Interview with Connor

Connor Trinneer, when we talked to you last year, it was all new to you. How does it look to you now?

Connor Trinneer:

The first year, I was sort of pleasantly surprised by the opportunities I was given in playing Trip, and that they sort of, I think, understood his voice or had a good idea about Trip's voice and gave that character, my character, some great storylines.
Not being given the information about what's going to happen this year, I guess the thing that I would like to see happen would be I'd like to see how he gets his foot caught in his mouth all the time, [and that] have a consequence. I would like to see an episode where he finds himself having to come to terms with the fact that he just sort of blurts stuff out and flies by the seat of his pants and gets caught by it. ... The pendulum swinging back in the direction of balance would be a nice thing, I think.

Your character was very active. What's it like to play someone so intense all the time?

Connor Trinneer:

Well, as an actor, I think if you get a job you want ... You want the story to be focused around what you're doing. And it can't be that way with the number of folks we have on the show. And you've got to trade off. But yeah, just give it to me. I'd love to have it. I mean, yeah, give me the piano, I'll carry it on my shoulders. I'd love to do it. Anything they throw at me. Like the second or third episode, I was pregnant. And I took that as a great acting challenge. And I would appreciate, invite, encourage, those sort of scenarios: ... different extreme situations [in which to] put that character, and that I can therefore find as an actor, through my own craft, ways in which I can use my imagination to bring those to life. ... I hope that I've given them the leeway and that they're allowing my character the leeway to have new experiences and ... not to just be the firecracker engineer who insults whatever alien shows up on the ship.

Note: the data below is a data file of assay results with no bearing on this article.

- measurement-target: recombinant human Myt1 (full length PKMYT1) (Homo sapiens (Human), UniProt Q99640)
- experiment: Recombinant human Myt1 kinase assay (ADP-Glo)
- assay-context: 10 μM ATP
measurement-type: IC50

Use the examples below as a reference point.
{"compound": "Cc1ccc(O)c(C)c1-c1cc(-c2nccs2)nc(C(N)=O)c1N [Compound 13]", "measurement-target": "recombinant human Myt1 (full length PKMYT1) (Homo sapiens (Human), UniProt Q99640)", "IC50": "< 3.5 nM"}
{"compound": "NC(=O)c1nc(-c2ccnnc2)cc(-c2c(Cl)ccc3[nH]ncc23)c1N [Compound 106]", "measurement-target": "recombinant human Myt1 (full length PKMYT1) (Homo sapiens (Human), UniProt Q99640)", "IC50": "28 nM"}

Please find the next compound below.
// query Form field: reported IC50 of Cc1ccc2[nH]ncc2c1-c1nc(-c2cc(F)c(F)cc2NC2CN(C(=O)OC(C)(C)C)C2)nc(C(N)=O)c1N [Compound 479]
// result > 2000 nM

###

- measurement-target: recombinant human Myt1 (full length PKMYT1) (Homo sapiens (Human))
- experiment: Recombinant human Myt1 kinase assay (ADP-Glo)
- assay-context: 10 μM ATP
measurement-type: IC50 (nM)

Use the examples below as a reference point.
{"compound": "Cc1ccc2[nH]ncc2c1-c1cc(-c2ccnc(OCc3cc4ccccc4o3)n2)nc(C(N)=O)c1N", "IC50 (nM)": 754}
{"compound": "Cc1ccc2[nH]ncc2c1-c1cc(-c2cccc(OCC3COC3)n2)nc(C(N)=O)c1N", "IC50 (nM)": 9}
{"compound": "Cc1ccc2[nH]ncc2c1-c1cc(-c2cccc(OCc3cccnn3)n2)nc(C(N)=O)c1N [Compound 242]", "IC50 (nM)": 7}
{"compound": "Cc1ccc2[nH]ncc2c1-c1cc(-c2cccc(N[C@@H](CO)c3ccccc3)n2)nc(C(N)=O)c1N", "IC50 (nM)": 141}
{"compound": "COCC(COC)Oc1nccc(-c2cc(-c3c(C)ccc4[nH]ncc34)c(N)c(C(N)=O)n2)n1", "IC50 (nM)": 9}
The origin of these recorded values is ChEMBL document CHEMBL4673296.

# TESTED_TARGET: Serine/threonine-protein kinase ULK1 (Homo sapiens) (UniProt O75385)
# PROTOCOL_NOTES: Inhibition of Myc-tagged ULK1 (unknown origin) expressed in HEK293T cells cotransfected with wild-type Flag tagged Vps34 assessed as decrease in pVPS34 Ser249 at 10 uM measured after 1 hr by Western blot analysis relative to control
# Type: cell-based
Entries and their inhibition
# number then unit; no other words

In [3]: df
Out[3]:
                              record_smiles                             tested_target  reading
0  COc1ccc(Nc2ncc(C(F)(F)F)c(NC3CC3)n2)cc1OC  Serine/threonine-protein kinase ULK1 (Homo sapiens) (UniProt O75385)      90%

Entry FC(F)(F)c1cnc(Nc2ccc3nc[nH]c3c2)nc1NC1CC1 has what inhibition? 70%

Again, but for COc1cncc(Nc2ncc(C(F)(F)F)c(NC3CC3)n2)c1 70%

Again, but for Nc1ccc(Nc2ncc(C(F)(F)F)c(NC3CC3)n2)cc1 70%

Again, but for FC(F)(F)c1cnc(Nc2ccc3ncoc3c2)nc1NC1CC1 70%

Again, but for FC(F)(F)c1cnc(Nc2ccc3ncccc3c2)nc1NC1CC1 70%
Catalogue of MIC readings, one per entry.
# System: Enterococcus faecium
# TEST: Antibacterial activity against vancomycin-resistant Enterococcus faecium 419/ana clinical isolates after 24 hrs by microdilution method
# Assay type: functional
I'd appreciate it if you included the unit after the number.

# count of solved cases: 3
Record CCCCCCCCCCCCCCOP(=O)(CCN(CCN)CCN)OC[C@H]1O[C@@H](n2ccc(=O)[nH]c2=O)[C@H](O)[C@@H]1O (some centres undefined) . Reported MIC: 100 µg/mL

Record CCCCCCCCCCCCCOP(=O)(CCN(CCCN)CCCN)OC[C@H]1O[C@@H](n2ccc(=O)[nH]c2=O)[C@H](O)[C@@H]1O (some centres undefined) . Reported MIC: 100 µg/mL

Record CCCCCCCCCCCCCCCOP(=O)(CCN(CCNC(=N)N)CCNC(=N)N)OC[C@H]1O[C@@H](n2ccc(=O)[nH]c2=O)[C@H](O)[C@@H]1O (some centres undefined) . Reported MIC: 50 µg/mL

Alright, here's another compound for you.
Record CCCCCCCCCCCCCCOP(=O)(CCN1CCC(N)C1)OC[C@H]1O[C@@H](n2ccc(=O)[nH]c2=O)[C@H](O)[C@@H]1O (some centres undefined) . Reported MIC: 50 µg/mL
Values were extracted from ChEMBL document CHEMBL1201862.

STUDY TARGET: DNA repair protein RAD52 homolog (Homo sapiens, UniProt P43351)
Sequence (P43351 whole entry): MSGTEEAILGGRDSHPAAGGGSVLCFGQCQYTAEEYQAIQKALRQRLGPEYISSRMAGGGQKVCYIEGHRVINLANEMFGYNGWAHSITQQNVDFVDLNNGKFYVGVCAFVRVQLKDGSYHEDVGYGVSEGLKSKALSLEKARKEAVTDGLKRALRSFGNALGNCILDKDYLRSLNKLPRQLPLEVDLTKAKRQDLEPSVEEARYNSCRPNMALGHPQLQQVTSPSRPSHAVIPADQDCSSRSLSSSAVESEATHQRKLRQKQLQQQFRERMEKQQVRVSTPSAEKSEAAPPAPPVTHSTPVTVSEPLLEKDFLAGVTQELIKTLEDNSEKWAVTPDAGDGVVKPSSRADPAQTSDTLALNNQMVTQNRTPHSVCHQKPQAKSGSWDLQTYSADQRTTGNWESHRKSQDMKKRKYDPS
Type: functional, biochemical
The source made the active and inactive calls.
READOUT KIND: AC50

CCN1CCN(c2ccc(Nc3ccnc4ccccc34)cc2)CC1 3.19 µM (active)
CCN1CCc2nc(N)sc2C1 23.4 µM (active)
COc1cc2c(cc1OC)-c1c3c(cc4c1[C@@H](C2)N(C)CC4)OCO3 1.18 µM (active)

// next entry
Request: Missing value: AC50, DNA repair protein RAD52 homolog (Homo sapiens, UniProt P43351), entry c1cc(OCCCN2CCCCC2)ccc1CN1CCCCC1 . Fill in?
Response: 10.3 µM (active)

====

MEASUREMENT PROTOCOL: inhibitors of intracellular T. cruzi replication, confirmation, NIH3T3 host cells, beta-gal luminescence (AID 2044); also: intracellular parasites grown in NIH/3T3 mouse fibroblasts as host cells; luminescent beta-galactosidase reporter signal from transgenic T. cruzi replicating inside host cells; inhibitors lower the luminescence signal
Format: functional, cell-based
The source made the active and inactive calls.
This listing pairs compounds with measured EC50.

After a year, what is the reality of being part of the Trek universe?

Connor Trinneer:

The only difference is in familiarity, really. ... Having done a number of conventions and met the fans, and having seen certain documentaries that portray fans in a certain light, is it the reality? ... [In] 99 percent of the scenarios, [fans have been] very respectful and very low-key. And I have appreciated that a lot. Because I'm low key and I don't, I don't want to grandstand. I'm not that kind of guy. And it's actually been a surprising experience in the sense that it's been normal. People walked up and said, "You know, dude, I like what you're doing." Very quietly, say at a bar or something. So having spent the year not knowing what to expect, finding out the reality, I've been pleasantly surprised.

It seems like there's a couple possibilities for some sort of romantic relationships to blossom among the crew?

Connor Trinneer:

Well, I mean, it's the show. Granted, I think somewhere down the line, the core members of he show at some point will get together. It seems to be how that works. I have no idea how that's going to go. Honestly, I have no opinion on how it's going to go. We as actors, we as people, get along very well. I really, really like everybody that I work with. It's a great work environment. But in terms of how the characters are going to interact and relate as the hopeful seven-year progression makes itself a reality that I don't know.

August 2001